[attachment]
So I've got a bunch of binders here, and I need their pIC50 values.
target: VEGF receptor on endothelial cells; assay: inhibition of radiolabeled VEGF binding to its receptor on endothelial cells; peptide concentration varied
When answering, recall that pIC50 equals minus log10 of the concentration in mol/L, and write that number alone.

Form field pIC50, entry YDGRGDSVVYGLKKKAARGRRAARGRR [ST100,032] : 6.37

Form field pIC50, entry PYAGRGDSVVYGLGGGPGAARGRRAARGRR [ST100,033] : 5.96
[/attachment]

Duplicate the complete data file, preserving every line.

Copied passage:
So I've got a bunch of binders here, and I need their pIC50 values.
target: VEGF receptor on endothelial cells; assay: inhibition of radiolabeled VEGF binding to its receptor on endothelial cells; peptide concentration varied
When answering, recall that pIC50 equals minus log10 of the concentration in mol/L, and write that number alone.

Form field pIC50, entry YDGRGDSVVYGLKKKAARGRRAARGRR [ST100,032] : 6.37

Form field pIC50, entry PYAGRGDSVVYGLGGGPGAARGRRAARGRR [ST100,033] : 5.96